William Faithfull Anderson was born in Ramsgate, Kent, on 17 June 1905, and was educated at Rugby and the Royal Military Academy, Woolwich. He was commissioned Second Lieutenant in the Royal Engineers in 1925, before graduating with first class honours in Mechanical Sciences from Cambridge in 1927. He elected to serve in India for 7 years, ‘as I felt that the conditions there were more interesting, especially as in the North West Frontier Province you had responsibility for all roads, bridges, and installations. There were periodical operations against one or other of the Pathan tribes, who usually took it in turns so as to give each generation of young men a chance to show their metal. These operations usually resulted in more roads being built in the trans-frontier regions, as they were considered to be a civilising influence in the long term.’ (letter from the recipient refers).

Returning home in 1935, Anderson was stationed at Catterick, He described his time there, under increasing threat from Germany, as ‘playing soldiers with horses and flags representing Lewis machine guns’ (recipient’s obituary refers). Proceeding to Egypt in 1936, as part of the force sent to man the Western Desert against the Italians in case the British wanting to call Mussolini’s bluff over Abyssinia, from there his Division was moved to Palestine to prevent the Arabs from sabotaging the oil pipeline. For his services in Palestine he was created a Member of the Order of the British Empire.

Returning to India in 1937, he recalled: ‘I found myself embroiled in another small war and quite a bit of earth-road building.’ (ibid). For his distinguished services in Waziristan, where he had to contend with not only the climate but also the uncertain tempers of the local labourers, all the while subjected to hostile enemy action, he was awarded a well-merited Military Cross, as well as being Mentioned in Despatches.

Following a further period of service at home, he proceeded to France following the outbreak of the Second World War, and served with 61 Chemical Warfare Company, Royal Engineers. Operating under the Welsh Guards, his was involved in the intense fighting for the defence of Arras. His company were extremely active demolishing bridges and laying mines to slow down the advancing Germans and allow the evacuation of the British Expeditionary Force. His unit was then ordered to defend Mont des Cats near the French-Belgian border, and from there to make their own way to Dunkirk on foot. The majority of his company made it to the beach, and safety, but Anderson’s rearguard party had a wounded man with them and progress was slower. They were eventually surrounded and forced to surrender on 29 May 1940, just 10 miles from Dunkirk. For his services during the retreat to Dunkirk he was awarded a Second Award Bar to his Military Cross.

Following capture, Anderson was initially held in Oflag VIIC, but being fluent in German, and suspected of organising several escape attempts, he was moved on orders from the German High Command to the seemingly escape-proof Colditz Castle, where for part of the time he shared a room with Wing Commander Douglas Bader. Skilled in metalwork and leather, Anderson helped keep the pilot’s artificial legs ‘up to scratch’. During his time at Colditz he was involved in several escape attempts, and was part of the team that served under the main Escape Committee, with Anderson responsible for the manufacture of German uniforms, in particular the metal work for the manufacture of fake buttons, buckles, and insignia: this was done by pouring molten tin-foil, obtained from lead paper taken from cheese, cigarette packets &c., into casts made with plaster-of-Paris obtained from the Sick Quarters. He was also head of the Forgery Department, and as well as producing forged documents was responsible for taking individuals’ photographs- after their original camera had been discovered and confiscated, Anderson manufactured another one in camp from a pair of field glasses and cigar boxes, which was reputed to work better than the original one. In order to enhance the forged documents rubber stamps were also manufactured, cut out of the linoleum flooring by Anderson with a razor.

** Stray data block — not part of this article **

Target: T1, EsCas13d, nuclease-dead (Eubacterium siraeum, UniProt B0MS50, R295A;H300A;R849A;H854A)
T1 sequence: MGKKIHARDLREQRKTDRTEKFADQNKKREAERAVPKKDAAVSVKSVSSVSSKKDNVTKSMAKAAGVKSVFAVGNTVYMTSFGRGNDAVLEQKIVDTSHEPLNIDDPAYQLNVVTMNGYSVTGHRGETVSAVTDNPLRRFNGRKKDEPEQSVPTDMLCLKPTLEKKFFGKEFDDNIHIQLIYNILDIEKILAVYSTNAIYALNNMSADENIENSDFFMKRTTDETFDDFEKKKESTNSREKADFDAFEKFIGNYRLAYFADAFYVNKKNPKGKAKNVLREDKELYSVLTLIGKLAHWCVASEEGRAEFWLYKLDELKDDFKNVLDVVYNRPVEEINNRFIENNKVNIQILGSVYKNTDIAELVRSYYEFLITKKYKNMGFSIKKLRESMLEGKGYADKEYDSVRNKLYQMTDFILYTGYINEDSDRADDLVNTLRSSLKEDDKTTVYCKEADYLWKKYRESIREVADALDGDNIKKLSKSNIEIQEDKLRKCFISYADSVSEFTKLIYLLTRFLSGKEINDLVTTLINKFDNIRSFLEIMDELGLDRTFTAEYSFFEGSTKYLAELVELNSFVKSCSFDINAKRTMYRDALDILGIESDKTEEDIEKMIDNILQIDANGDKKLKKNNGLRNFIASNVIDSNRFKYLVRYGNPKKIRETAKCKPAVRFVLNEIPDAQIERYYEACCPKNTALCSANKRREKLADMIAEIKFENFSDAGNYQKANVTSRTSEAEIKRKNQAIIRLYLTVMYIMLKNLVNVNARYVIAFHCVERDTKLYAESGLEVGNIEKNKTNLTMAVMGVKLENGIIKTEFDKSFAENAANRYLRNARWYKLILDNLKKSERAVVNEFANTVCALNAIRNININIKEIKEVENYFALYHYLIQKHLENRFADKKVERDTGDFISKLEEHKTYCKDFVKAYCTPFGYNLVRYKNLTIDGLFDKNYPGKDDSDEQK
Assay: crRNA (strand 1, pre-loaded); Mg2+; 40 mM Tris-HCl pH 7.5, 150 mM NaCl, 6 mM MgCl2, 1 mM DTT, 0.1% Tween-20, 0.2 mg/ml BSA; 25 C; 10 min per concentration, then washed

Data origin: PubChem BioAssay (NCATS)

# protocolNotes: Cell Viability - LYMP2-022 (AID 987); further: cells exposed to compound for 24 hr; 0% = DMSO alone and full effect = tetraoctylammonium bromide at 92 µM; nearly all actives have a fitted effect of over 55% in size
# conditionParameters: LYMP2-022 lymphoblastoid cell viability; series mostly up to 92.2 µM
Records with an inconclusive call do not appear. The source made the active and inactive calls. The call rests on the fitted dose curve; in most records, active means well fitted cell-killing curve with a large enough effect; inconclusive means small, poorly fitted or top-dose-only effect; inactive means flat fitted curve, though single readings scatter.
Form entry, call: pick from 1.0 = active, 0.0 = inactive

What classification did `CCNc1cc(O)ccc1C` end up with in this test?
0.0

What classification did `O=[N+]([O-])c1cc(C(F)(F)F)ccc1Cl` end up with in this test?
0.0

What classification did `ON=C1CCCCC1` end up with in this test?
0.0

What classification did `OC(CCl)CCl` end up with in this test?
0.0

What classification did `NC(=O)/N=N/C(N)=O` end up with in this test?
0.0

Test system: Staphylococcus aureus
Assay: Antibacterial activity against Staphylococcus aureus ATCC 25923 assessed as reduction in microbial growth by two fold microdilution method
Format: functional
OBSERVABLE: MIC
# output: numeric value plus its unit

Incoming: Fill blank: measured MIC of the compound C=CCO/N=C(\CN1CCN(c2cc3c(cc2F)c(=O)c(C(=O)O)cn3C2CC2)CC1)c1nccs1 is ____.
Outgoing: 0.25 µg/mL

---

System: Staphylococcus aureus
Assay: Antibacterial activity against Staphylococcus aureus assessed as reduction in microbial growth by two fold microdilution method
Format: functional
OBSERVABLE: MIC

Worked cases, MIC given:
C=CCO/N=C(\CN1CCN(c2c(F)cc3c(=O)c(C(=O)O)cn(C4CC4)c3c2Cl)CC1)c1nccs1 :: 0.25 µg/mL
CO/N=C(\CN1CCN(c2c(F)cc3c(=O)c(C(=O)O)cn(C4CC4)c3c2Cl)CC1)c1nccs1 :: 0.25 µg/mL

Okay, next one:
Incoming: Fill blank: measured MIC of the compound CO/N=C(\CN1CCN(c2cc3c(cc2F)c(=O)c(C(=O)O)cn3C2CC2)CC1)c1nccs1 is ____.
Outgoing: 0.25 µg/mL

Although a total of 34 escape attempts were made from Colditz, only 7 British personnel succeeded in reaching neutral territory. Anderson himself remained incarcerated in Colditz until its capture by U.S. forces on 15 April 1945. For his services during the Second World War Anderson was again Mentioned in Despatches.

After the cessation of hostilities Anderson returned to India as planning officer at Army H.Q. He was then seconded as Deputy Chief Engineer to the Overseas Food Corporation in Kongwa, Tanganyika, before returning to the Staff and seeing further service in Malaya, for which he was advanced Brigadier and appointed a Commander of the Order of the British Empire. He retired from the Army as Chief Engineer (Northern Command) in 1959.

Throughout his life Anderson was a keen painter, and indeed his chief solace throughout his five years in captivity was his painting. A permanent exhibition of his works is on display in the guardhouse at Colditz. After leaving the Army he served as manager and chief engineer of Ground Surveys Ltd., and later with the engineering firm Richard Costain Ltd. He retired in 1971, and died in London on 27 August 1999.

Sold with three Central Chancery enclosures; a photograph of the recipient; various original and copied research, including a hand-written letter from the recipient; and a scrapbook of copied research relating to the recipient’s time at Colditz.